By Louisa May Alcott
Grosset & Dunlap, Inc.
I’m not going to call this a review because it’s not. If you want to read more about the book, google it. I thought I’d take the opportunity to talk about what I thought of it on this go around instead.
When I picked this up, I was in a slight reading slump and thought a beloved book from my childhood that I’ve always considered a comfort read would pull me out of it. By page 40, I was so annoyed with everyone — Meg for bemoaning being poor, Jo for her hyper personality, Beth for all her goodness could only talk about being even better, Amy took me to the heights of annoyance over wanting to be so prim, proper and rich, and even dear Marmee started to rankle. They were too perfect. They were too moral. Everything was a lesson. Then something changed. It was that dear old scene where Beth befriends Mr. Laurence and when the little piano arrives, she boldly walks next door to thank him properly for the joy he’s brought her. The two become a pair content in a friendship that comes of music and Beth’s simple nature. My annoyances dropped away and once more I felt at home. It took me a minute though and even when I thought about dropping it, I couldn’t. I didn’t want to leave the story on a bad note.
Sometimes when re-reading a story that is so loved, there creeps in the need to change it or to imagine it with different endings. I’ve heard others talk about wanting Jo and Laurie to get together and while I can see that as a possible ending, and at one point in my life I felt it should have been that way, I found this time that I wanted Jo and the Professor to be together instead. Yes, Jo and Laurie fit together perfectly but they are so alike that it wouldn’t feel satisfying to me now. Somehow just like Marmee said! Jo finds someone who appreciates her outbursts and willingness to learn by throwing herself so fully into things that she forgets about the world around her and there’s something lovely in that simple ending for her. She finds not only love but a partner.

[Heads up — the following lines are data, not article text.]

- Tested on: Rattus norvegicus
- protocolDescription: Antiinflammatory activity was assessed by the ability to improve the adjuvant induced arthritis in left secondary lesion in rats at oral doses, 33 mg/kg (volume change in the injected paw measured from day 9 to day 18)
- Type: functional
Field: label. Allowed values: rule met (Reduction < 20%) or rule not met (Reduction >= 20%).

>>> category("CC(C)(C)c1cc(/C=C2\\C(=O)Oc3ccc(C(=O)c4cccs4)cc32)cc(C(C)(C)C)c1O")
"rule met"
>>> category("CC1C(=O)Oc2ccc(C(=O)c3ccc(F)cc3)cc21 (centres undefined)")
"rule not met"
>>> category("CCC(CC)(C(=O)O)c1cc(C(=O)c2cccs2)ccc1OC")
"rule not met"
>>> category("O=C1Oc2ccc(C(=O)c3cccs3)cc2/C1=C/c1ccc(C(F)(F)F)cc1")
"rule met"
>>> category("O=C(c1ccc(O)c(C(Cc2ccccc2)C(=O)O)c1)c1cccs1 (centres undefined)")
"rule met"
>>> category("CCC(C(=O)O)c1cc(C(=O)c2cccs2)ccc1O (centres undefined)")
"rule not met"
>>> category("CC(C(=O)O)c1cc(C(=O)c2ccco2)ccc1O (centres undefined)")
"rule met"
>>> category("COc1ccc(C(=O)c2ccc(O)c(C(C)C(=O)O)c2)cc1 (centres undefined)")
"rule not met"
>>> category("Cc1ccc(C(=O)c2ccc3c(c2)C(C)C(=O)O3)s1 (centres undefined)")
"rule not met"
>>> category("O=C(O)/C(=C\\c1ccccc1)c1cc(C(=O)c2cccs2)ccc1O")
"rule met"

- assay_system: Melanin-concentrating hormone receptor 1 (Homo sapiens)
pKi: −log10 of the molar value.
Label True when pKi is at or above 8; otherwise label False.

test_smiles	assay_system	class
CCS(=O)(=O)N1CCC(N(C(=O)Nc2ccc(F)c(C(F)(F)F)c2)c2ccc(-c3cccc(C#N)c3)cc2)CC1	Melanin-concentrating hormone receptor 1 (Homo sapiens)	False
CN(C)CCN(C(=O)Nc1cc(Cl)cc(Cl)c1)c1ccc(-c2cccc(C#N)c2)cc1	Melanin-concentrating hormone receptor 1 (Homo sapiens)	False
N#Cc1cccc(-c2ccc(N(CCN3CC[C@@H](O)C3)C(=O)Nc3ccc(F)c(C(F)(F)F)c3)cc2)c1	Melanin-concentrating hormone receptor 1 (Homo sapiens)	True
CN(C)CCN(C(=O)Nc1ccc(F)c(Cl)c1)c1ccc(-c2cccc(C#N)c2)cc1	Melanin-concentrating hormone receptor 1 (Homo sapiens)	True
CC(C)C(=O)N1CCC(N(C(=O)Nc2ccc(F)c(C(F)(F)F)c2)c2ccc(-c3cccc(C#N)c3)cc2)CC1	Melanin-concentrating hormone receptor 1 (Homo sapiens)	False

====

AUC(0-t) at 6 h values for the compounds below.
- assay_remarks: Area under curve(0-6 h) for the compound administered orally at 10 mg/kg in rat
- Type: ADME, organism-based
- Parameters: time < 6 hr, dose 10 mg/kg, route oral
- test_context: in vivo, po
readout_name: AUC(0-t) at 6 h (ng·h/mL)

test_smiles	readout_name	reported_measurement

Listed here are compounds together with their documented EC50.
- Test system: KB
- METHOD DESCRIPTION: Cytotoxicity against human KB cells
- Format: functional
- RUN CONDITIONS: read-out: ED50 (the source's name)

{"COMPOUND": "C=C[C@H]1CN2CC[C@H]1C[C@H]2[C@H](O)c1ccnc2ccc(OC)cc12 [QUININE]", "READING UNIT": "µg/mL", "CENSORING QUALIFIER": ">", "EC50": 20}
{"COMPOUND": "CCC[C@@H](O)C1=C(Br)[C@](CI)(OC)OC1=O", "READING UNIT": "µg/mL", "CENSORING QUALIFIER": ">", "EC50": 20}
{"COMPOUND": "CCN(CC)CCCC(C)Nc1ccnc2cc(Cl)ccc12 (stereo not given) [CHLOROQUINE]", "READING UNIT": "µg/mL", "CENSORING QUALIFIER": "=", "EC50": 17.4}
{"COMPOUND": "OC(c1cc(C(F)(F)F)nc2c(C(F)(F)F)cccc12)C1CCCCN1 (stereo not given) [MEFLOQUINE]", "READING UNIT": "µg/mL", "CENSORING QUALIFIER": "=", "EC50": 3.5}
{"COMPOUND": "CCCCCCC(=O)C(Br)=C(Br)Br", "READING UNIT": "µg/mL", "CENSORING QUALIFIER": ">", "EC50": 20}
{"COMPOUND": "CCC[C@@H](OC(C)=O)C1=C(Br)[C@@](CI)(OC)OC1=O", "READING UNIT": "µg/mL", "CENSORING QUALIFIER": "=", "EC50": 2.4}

While I still found Jo to be my favorite, Meg and Amy left me wanting this time. They were still, I don’t know how to put this, but still too preoccupied with the thoughts of others. Amy does redeem herself but she felt small and slightly inconsequential. Her romance with Laurie isn’t so much of a romance as a settling for me and maybe that’s why years ago I felt cheated by it and wanted Laurie to be with Jo. Meg has a way of wrapping herself up so tightly in small things that she forgets there are others in her life, and when this happens in her marriage, I didn’t feel for her. It was a normal reaction and the lesson from Marmee felt more like preaching and I sort of glossed over it. Marriage is tough and Meg needed to find that out. Yes, Marmee let her but it didn’t stop any discussion of the lesson learned.
Then there is the moral; make that morals. There’s a lesson to be learned by one and all every day, rich or poor. I felt preached to in the end by people better than me and that frustrated me. Not because I think I’m a bad person, I think the contrary actually, but this time it weighed heavily. It was probably my mood considering how busy life has been during the last few weeks but I was looking for comfort and I got a sermon. I don’t remember it being this way on other reads but somewhere along the way I saw it all differently. And I’m grateful for that. I appreciate being able to take a book I’ve read and loved, re-examine it and look at it from a new perspective. In some ways it became a more satisfying read this time even if I didn’t enjoy it as much. I still adore this story and nothing in the world will change that but it’s interesting to see how my current life and experiences changes my reading and memories.